The time around Remembrance Sunday is always poignant, though perhaps never more so than this year when we commemorate one hundred years since the Armistice. It came into force at the eleventh hour of the eleventh day of the eleventh month, though it was actually agreed several hours earlier. A route had been agreed to bring a railway carriage containing German representatives through France to a clearing at Rethondes, near Compiègne, in northern France – this spot was chosen solely because of the proximity of two intact railway lines which would allow the two sides to meet. Over a number of days, the representatives trekked back and forth between the two carriages until an agreement was reached in the early hours of 11 November for both sides to stop firing at 11am. (It may interest you to know that the British Army was not represented at these talks as Lloyd George chose to send an admiral instead!). Word of the impending armistice quickly spread amongst troops on both sides but, somewhat incredibly, many took it as a signal for one last chance at glory and the firing and killing continued right up to the very second of 11am.
Much has been said and written in the meantime, and the increasingly easy availability of records these days allows us to know more than ever before. However, we must still be wary of the difference between fact and opinion in our treatment of history. Can we really remember what we never actually experienced, or are we simply repeating someone else’s version? For example, thousands will attend memorial services up and down the country this weekend, but how many know that Britain was the only combatant to refuse to repatriate the remains of its fallen? The government at the time deemed it too expensive.
Whilst remembrance usually centres on the fallen, it would be appropriate to consider Douglas Haig’s campaign for proper and compassionate treatment of those who returned. What we now know as the ‘Poppy Appeal’ was originally the Earl Haig Fund, a charity set up by Haig in 1921 to look after veterans of the conflict at a time when government support was unforthcoming.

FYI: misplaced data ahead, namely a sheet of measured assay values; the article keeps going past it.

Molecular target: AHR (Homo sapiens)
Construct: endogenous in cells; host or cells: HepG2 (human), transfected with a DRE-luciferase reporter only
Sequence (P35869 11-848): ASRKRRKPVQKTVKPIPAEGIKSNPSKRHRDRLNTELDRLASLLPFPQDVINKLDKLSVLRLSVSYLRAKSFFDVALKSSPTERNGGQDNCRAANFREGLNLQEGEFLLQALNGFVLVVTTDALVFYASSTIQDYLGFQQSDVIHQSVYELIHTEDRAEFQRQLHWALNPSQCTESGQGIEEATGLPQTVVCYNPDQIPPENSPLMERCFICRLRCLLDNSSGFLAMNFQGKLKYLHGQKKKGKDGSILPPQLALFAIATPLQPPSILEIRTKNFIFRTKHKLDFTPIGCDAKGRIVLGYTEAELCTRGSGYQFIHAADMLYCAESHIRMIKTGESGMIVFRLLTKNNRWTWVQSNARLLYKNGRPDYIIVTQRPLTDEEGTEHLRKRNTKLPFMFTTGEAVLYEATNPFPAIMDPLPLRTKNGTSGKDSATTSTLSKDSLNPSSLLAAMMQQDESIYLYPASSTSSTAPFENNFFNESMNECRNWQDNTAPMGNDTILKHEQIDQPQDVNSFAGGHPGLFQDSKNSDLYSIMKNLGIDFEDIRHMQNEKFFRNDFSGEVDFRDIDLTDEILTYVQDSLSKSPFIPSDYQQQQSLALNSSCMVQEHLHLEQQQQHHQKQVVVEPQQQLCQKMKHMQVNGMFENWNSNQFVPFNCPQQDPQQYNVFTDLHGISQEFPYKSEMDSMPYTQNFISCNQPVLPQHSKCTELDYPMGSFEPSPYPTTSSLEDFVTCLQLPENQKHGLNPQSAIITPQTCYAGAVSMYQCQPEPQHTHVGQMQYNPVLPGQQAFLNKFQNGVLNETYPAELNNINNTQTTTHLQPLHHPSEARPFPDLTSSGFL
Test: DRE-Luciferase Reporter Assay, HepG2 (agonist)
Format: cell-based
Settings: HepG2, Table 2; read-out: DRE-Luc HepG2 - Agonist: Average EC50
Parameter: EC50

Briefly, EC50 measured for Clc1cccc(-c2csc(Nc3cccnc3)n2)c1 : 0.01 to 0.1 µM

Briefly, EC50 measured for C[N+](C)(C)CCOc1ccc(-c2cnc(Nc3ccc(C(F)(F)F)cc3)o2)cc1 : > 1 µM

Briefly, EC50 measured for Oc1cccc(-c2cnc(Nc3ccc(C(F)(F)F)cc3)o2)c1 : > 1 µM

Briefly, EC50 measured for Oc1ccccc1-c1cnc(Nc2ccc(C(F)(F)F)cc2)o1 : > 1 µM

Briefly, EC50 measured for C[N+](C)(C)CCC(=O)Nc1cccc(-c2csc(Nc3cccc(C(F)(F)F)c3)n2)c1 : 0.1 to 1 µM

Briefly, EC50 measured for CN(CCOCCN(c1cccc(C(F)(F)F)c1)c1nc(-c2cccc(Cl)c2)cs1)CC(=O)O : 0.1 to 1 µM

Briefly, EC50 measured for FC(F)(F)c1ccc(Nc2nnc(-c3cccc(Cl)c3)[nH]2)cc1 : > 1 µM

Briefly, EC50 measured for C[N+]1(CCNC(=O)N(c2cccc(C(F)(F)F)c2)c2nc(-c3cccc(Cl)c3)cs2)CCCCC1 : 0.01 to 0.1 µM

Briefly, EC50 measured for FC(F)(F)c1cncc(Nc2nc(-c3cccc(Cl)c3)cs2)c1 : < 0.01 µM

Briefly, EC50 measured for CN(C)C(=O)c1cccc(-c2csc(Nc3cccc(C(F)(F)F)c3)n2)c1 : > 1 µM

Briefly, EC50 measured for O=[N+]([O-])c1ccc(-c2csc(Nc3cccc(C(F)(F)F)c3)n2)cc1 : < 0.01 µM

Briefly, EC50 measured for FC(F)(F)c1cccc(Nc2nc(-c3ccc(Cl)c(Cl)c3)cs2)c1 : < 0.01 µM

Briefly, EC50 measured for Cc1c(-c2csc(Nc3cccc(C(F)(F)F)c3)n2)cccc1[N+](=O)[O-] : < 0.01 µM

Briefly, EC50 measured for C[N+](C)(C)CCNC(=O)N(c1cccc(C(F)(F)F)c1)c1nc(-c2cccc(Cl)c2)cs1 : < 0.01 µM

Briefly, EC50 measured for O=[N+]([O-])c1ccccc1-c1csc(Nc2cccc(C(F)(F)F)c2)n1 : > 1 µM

As we reflect over the coming days we shall think of the huge effort of all those involved, whether on the battlefield or on the Home Front. They gave us the future we have. We Will Remember Them.
Gareth Seddon, Headmaster
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From the Archives
The School is lucky to have an incredibly dedicated person, Dr Anthony Reeve, who looks after the archives and the many historical artefacts that the School has acquired over its 400+ years.
With this week being the lead up to 100 years since the Armistice, it seemed only appropriate to share images of these two beautifully handwritten and coloured Rolls of Honour which were created around 1920. These particular items used to hang in Grindal House as a record of the ‘Names of Old Boys of Grindal House who either joined the forces or were on government service in The Great War 1914—1918’.
It was an incredibly humbling experience to read through the 124 names written in the frames, even more so when you consider that these are the names of Grindal alone and not the School as a whole.
Over 900 Old St Beghians served during the war, 184 lost their lives. Their bravery and the bravery of those who served from the parish and the wider country will always be remembered.
Open day: 24th November 10am—12 noon